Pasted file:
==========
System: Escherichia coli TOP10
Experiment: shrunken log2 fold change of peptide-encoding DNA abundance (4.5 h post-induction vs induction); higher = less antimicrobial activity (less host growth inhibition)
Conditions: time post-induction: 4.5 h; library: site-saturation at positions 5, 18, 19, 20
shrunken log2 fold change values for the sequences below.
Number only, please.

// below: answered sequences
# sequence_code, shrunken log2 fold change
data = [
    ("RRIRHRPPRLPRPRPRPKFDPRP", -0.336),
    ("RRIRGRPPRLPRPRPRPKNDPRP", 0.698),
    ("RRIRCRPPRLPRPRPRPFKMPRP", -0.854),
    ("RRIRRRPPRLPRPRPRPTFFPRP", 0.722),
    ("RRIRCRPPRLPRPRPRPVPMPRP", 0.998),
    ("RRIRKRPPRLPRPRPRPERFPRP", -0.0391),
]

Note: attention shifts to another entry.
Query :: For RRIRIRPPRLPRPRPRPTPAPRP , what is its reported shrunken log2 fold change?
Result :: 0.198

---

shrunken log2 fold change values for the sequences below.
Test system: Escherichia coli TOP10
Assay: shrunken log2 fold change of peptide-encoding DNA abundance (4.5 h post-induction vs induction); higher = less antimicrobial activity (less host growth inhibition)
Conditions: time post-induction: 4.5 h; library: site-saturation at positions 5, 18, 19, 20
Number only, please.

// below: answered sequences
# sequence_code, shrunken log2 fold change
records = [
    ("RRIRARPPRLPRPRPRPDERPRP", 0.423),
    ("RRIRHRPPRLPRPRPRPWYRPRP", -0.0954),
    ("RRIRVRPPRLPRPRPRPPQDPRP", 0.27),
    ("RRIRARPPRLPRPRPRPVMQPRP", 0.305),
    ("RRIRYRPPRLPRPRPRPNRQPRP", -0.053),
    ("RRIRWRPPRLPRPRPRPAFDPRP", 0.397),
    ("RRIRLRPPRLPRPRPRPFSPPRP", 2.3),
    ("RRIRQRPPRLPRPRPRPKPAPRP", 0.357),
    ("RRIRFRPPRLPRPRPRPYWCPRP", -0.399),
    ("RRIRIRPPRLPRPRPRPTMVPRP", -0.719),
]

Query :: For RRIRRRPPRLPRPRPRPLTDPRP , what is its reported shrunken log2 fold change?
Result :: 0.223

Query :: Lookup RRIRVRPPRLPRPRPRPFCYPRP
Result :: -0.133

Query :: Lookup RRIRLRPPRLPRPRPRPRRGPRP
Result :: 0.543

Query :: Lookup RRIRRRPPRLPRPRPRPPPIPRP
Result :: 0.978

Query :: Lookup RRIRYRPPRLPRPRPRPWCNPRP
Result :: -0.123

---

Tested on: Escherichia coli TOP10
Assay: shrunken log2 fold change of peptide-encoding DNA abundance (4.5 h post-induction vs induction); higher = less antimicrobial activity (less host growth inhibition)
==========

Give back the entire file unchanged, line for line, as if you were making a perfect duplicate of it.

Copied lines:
System: Escherichia coli TOP10
Experiment: shrunken log2 fold change of peptide-encoding DNA abundance (4.5 h post-induction vs induction); higher = less antimicrobial activity (less host growth inhibition)
Conditions: time post-induction: 4.5 h; library: site-saturation at positions 5, 18, 19, 20
shrunken log2 fold change values for the sequences below.
Number only, please.

// below: answered sequences
# sequence_code, shrunken log2 fold change
data = [
    ("RRIRHRPPRLPRPRPRPKFDPRP", -0.336),
    ("RRIRGRPPRLPRPRPRPKNDPRP", 0.698),
    ("RRIRCRPPRLPRPRPRPFKMPRP", -0.854),
    ("RRIRRRPPRLPRPRPRPTFFPRP", 0.722),
    ("RRIRCRPPRLPRPRPRPVPMPRP", 0.998),
    ("RRIRKRPPRLPRPRPRPERFPRP", -0.0391),
]

Note: attention shifts to another entry.
Query :: For RRIRIRPPRLPRPRPRPTPAPRP , what is its reported shrunken log2 fold change?
Result :: 0.198

---

shrunken log2 fold change values for the sequences below.
Test system: Escherichia coli TOP10
Assay: shrunken log2 fold change of peptide-encoding DNA abundance (4.5 h post-induction vs induction); higher = less antimicrobial activity (less host growth inhibition)
Conditions: time post-induction: 4.5 h; library: site-saturation at positions 5, 18, 19, 20
Number only, please.

// below: answered sequences
# sequence_code, shrunken log2 fold change
records = [
    ("RRIRARPPRLPRPRPRPDERPRP", 0.423),
    ("RRIRHRPPRLPRPRPRPWYRPRP", -0.0954),
    ("RRIRVRPPRLPRPRPRPPQDPRP", 0.27),
    ("RRIRARPPRLPRPRPRPVMQPRP", 0.305),
    ("RRIRYRPPRLPRPRPRPNRQPRP", -0.053),
    ("RRIRWRPPRLPRPRPRPAFDPRP", 0.397),
    ("RRIRLRPPRLPRPRPRPFSPPRP", 2.3),
    ("RRIRQRPPRLPRPRPRPKPAPRP", 0.357),
    ("RRIRFRPPRLPRPRPRPYWCPRP", -0.399),
    ("RRIRIRPPRLPRPRPRPTMVPRP", -0.719),
]

Query :: For RRIRRRPPRLPRPRPRPLTDPRP , what is its reported shrunken log2 fold change?
Result :: 0.223

Query :: Lookup RRIRVRPPRLPRPRPRPFCYPRP
Result :: -0.133

Query :: Lookup RRIRLRPPRLPRPRPRPRRGPRP
Result :: 0.543

Query :: Lookup RRIRRRPPRLPRPRPRPPPIPRP
Result :: 0.978

Query :: Lookup RRIRYRPPRLPRPRPRPWCNPRP
Result :: -0.123

---

Tested on: Escherichia coli TOP10
Assay: shrunken log2 fold change of peptide-encoding DNA abundance (4.5 h post-induction vs induction); higher = less antimicrobial activity (less host growth inhibition)